Frank Herbert’s Dune was rejected twenty-three times before being picked up by Chilton’s, a publisher of automotive repair manuals. And with short fiction, many times a story is rejected because the author ignored the publication’s submission guidelines. If they want it in Times New Roman font with one-inch margins and no indentations—give it to them. This is the advice from Robert McGuill, who works as a writer and an associate editor at Narrative. His job is to separate the wheat from the chaff of hundreds of stories and send only a handful upstairs to the editor and editor-in-chief. Out of hundreds of submissions received, Narrative only publishes one or two works of fiction, a piece of non-fiction, and several poems per monthly edition. 

Despite McGuill’s insider’s view of the selection process, Bob estimates it takes him up to fifty submissions before his stories are accepted for print. 

A screenshot of the spreadsheet I use to track submissions

Kavitas Das, writing in The Atlantic, said writers shouldn’t romanticize rejection. He spoke explicitly to editors rejecting writers of color who are dismissed at the rate neither O’Neill, McGuill, or I experience. Das tells the story of Marlon James’s first novel, Jon Crow’s Devil, which received 80 rejections. James went on to win the 2015 Man Booker Prize for his book A Brief History of Seven Killings. “Was it lack of imagination on the part of those publishers? Was it unconscious bias against a new and unfamiliar narrative—one that they didn’t regard as “mainstream?” Or was it a complex business decision based on multiple factors? As an emerging writer of color, I’m no longer inspired by this narrative. I don’t see much cause to celebrate when writers of James’s profound talent are roundly rejected in the course of normal business.”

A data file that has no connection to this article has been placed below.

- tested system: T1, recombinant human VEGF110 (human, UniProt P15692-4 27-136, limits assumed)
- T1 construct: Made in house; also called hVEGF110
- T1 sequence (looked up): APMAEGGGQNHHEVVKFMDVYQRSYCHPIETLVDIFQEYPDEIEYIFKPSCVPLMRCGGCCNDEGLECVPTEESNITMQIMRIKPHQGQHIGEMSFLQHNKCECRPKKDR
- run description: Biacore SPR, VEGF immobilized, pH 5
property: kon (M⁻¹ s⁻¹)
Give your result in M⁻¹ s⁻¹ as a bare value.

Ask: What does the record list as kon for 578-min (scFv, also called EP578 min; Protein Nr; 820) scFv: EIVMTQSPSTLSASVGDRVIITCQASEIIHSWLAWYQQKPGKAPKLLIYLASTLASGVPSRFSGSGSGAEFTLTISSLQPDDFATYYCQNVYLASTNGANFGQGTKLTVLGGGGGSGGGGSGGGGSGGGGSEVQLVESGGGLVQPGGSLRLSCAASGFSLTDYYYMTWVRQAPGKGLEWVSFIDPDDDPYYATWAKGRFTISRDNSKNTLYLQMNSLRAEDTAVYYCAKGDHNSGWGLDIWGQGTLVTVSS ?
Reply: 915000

He has a point. White, male writers are accepted 90 out of 100 submissions most publications receive, with persons of color and women rounding out the remaining ten stories. It can be a blow to a writer of color’s ego. The Guardian quotes James saying, “There was a time I thought I was writing the kind of stories people didn’t want to read.” He described being so distraught that he destroyed his work. Still, he persisted.